A former co-chairman of the Nigeria Inter-Relgious Council (NIREC) in Lagos State, Dr Abdullahi Shuaib, has urged religious leaders to prioritise messages of hope in their preaching to mitigate the effects of COVID-19 on the people.
He made the plea during a virtual ‘Faith Leaders’ Dialogue Forum’ organised by the Cardinal Onaiyekan Foundation for Peace, in collaboration with Faith for Peace Initiative.
Dr Shuaib said considering the devastating effects of the pandemic on the socio-economic activities of the people, there was the need for religious leaders to provide spiritual tonic that would rekindle the hope of their subjects in God that with strong faith and prayers their loss would be replenished.
Dr Shuaib who lauded the initiative of faith based organisations by providing palliatives to less privileged said more would be necessary after coronavirus pandemic but in a more coordinated manner.
“They need not to duplicate their activities but complement one another. If one is addressing the economic aspects, others could look at the area of human and health development,” he said.
He called on religious leaders to see themselves as development partners in the area of provision of food to the people “as many are crying of hunger and the problem of hunger is deadlier than the coronavirus itself.”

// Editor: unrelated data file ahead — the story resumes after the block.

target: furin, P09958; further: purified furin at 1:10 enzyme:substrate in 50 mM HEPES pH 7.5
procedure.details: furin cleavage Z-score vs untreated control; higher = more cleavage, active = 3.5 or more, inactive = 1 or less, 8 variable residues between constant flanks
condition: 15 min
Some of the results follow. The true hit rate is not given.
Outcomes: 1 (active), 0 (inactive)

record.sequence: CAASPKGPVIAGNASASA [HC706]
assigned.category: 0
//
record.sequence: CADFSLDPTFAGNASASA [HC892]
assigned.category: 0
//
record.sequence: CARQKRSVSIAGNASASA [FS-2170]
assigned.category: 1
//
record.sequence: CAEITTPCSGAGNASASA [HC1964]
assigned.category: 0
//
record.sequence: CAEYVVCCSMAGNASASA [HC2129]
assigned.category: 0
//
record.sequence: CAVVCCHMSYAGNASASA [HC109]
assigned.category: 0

Dr Shuaib called on NIREC to see to the establishment of an Inter-Faith COVID-19 Council that would coordinate the responses of the faith and inter-faith communities to the coronavirus crisis in Nigeria.
Contributing, the national president of the youth wing of the Christian Association of Nigeria, Apostle Nyeneime Andy, said the number of individuals tagging COVID-19 as a scam would have been reduced if the government had carried religious leaders along from the beginning, considering their influence and closeness to the people.
“The government should see religious leaders as partners in fighting the virus because of their influence on people. In fact, people would have taken the Presidential Task Force on COVID-19 more seriously and the idea of the virus being a scam would be minimal if some religious leaders have been part of the task force,” Apostle Andy said.
Also speaking, the national amirah (president) of the Federation of Muslim Women’s Associations in Nigeria (FOMWAN), Hajiya Halimah Jibril, noted that COVID-19 had made everyone become vulnerable and called on religious leaders to use their resources to empower the people.
“This is the time to use both zakaat and tithe to build individuals and to give hope to the hopeless,” Hajiya Jibril said.
In a remark, the executive secretary of NIREC, Reverend-Father Cornelius Omonokhua, noted that COVID-19 had challenged the faith and that was why the council considered prayers as essential as it beat all imaginations how a virus could shut down the whole world.
The chief host of the programme and executive director of Cardinal Onaiyekan Foundation for Peace, Reverend-Sister Agatha Chikelue, described COVID-19 as no respecter of colour, race or religion as it has wrecked havoc on people’s livelihood.
According to her, there is the need for interfaith collaboration on how people could bounce back.